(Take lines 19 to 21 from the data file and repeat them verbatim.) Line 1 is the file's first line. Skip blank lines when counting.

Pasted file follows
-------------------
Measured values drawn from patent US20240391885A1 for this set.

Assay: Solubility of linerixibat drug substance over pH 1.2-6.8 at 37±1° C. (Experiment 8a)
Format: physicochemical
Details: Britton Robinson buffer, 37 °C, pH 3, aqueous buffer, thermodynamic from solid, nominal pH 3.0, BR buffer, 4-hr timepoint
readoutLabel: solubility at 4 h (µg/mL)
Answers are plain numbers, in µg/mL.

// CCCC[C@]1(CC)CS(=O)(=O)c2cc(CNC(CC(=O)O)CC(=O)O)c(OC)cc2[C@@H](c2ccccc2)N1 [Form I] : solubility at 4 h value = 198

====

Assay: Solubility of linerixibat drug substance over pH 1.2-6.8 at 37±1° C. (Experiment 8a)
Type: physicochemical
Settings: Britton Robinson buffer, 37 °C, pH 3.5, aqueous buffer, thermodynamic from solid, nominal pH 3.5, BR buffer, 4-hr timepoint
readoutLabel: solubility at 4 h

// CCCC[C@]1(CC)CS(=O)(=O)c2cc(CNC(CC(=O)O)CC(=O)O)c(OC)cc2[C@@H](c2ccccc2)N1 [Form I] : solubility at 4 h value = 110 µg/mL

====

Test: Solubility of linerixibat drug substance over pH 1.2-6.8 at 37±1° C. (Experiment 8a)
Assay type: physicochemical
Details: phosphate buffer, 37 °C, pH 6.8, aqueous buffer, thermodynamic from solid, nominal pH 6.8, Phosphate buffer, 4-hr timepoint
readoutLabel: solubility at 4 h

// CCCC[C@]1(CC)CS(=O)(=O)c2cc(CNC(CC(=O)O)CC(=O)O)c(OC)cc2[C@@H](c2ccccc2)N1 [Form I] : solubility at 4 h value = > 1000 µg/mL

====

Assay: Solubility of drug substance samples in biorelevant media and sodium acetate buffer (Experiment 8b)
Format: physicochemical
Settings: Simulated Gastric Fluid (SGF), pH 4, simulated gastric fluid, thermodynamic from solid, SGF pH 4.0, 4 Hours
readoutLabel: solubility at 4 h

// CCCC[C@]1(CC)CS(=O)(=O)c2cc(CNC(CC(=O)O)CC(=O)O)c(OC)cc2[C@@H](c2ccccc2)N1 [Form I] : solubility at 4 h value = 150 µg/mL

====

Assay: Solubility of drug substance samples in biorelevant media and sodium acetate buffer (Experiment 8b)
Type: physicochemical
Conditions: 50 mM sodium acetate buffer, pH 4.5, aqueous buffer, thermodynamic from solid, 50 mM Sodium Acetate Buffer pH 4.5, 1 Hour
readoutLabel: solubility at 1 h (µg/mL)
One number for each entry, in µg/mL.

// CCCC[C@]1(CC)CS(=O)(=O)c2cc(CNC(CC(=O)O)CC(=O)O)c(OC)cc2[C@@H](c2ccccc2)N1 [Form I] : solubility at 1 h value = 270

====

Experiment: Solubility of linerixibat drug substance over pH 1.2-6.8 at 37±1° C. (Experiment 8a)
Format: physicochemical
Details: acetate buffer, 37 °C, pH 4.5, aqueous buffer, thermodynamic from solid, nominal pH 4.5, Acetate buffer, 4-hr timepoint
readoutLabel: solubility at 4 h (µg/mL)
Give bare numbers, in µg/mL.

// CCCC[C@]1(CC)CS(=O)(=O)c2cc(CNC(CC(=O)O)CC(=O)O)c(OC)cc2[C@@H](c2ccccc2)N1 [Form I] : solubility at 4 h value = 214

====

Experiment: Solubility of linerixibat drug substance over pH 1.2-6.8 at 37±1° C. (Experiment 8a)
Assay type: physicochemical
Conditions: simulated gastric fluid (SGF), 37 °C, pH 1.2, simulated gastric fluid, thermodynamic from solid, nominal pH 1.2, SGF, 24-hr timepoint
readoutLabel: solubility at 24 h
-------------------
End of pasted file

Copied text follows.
// CCCC[C@]1(CC)CS(=O)(=O)c2cc(CNC(CC(=O)O)CC(=O)O)c(OC)cc2[C@@H](c2ccccc2)N1 [Form I] : solubility at 4 h value = > 1000 µg/mL

====

Assay: Solubility of drug substance samples in biorelevant media and sodium acetate buffer (Experiment 8b)